This matter then poses an uncomfortable question: is some of the SAS's reputation based on fictcional, or part fictional, accounts told in books?

Through The Lens

If the first-person accounts of writers who have either served in, or studied, the SAS are to be met with a pinch of salt, where else could the discerning public turn to build a sense of a truthful reputation? The obvious answer is to perhaps look to journalism. But how often do the exploits of Britain's special forces – covert in nature – feature in mainstream news?

If this discussion were about the SBS, the ever-so-slightly older sister to the SAS, then we could describe the October 2020 oil tanker siege off the coast of southern England. That would serve as an example of contemporary special forces operations. It has been some time since a significant item of current affairs dealt so centrally upon the SAS specifically and its members.

The Iranian Embassy siege is the most globally understood reference point in the history of Britain's elite fighting force.

Ask yourself, what image springs to mind when you think of the SAS? Are the pictures you conjure that of uniformed black-clad figures abseiling down the front of 16 Princes Gate, the detonation of explosives and the sound of gunshots ringing through the built-up streets of west London?

So much has been said of that fantastic operation, there is little point retelling it all here, but perhaps the easiest way to summarise the impact of that event is to say it was the day the SAS appeared on the map of public consciousness. And some.

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Terrorist tackled on the stairs (image from ‘Who Dares Wins’ by Gregory Fremont-Barnes © Osprey Publishing, part of Bloomsbury Publishing)

The newsworthiness of the Iranian siege was unquestionable. If the same were to happen today, there is little doubt that the same would be true. That said, there is a factor to the SAS operation of May 6, 1980, that many overlook. And that is the fact that it came from nowhere; there was no earlier reference point, no other British comparisons of the sort of live TV counterterrorism operation performed that day. Perhaps you are old enough to remember the impact those pictures had on you, playing out live on your TV set. Was it exciting?

King discusses the factor of appearing from obscurity in his Armed Forces & Society article. He says:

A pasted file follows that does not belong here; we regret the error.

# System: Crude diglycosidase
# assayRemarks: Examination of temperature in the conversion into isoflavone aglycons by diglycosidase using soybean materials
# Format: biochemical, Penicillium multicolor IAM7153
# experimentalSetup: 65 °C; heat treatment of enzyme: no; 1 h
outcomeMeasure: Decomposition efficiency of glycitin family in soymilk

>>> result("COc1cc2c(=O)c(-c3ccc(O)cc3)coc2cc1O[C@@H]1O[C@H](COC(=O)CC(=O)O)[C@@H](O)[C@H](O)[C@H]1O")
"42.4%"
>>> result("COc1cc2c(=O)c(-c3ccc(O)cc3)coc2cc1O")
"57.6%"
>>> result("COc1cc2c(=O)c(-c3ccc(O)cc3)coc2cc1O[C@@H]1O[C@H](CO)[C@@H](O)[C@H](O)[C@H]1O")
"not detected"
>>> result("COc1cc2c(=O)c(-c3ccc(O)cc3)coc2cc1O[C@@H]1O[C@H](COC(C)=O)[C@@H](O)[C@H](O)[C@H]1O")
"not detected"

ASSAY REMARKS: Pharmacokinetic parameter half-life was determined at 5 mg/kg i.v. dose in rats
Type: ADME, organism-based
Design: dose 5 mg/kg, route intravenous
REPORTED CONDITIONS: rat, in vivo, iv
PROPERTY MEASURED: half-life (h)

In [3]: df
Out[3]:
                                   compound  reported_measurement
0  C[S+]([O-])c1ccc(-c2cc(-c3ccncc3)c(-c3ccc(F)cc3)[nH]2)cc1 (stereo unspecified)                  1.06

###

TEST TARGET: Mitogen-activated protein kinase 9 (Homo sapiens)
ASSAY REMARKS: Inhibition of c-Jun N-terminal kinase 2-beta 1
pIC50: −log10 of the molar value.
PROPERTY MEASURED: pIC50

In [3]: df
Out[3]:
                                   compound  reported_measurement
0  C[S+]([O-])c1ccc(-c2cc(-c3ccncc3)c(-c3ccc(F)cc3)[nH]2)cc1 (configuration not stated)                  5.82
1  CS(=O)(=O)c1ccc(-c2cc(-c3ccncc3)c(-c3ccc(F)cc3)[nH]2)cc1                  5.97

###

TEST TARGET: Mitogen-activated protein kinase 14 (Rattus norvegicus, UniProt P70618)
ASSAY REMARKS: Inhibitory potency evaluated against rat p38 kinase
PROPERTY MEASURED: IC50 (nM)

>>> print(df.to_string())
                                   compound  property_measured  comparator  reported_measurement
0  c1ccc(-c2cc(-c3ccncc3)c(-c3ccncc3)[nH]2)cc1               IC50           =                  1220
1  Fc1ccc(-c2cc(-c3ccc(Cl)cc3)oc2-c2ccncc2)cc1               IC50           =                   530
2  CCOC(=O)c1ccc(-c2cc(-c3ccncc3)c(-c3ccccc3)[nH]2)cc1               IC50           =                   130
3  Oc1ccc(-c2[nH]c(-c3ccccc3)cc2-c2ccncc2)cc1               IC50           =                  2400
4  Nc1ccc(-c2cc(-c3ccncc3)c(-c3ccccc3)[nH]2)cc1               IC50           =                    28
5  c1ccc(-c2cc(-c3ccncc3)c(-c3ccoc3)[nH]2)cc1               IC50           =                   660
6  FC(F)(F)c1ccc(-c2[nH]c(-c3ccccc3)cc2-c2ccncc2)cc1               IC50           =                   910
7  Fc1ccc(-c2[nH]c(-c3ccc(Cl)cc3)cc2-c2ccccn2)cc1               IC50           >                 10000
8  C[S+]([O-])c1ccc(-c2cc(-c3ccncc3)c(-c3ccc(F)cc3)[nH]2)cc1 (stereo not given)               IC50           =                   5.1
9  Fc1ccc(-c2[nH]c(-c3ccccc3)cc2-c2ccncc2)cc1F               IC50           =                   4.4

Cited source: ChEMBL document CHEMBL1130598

"Illustrating its marginality, during the cold war, the SAS was looked on with outright hostility by some senior officers in the Army, who regarded the regiment as unnecessary and potentially divisive at a time when Britain's main defense needs were centered upon the armored divisions in West Germany. The regiment was deployed to Northern Ireland in the early 1970s, where it was involved in some controversial incidents in which a number of terrorists and civilians were killed. Following the debacle at the Munich Olympics of 1972, the SAS was awarded the exclusive responsibility for counterterrorism by the British Government."

Referencing the regiment's marginality, King speaks to the fact that the operational duties of the SAS were mostly unknown (to both the general public and much of the broader military community). Divisive, based on a covert motif Operandi to the backdrop of high cold-war tensions where the number of armoured tank divisions, alongside nuclear weapons, was seen as the mark of a superpower. Whatever the SAS was doing operationally in the 1970s, it was doing so without making much fuss. This characteristic played a vital role in the impact of the SAS and its style during the Iranian Embassy siege.

King's article continues:

"On May 6, 1980, the SAS famously ended a hostage crisis in the Iranian Embassy to a world television audience. On that warm spring evening, black-suited SAS troopers stormed the embassy, killing five of the six hostage-takers and securing the release of all the remaining hostages. The Iranian Embassy catapulted the SAS into public consciousness and government favour."

Returning to the question in hand – what we measure the SAS's reputation against – we now have a plausible response: the Iranian Embassy siege. But, the unmissable barrier to this answer lays in the fact the event was over forty years ago. The Embassy siege was closer to the end of World War Two than it is to today. Does this not raise a question of relevance?

SAS Iranian Embassy Siege

Keys To Number Ten

Margaret Thatcher referred to the SAS as her boys. During the early eighties, the Prime Minister became both the admirer of the regiment and admired by it, following the Iranian Embassy siege and Falklands War.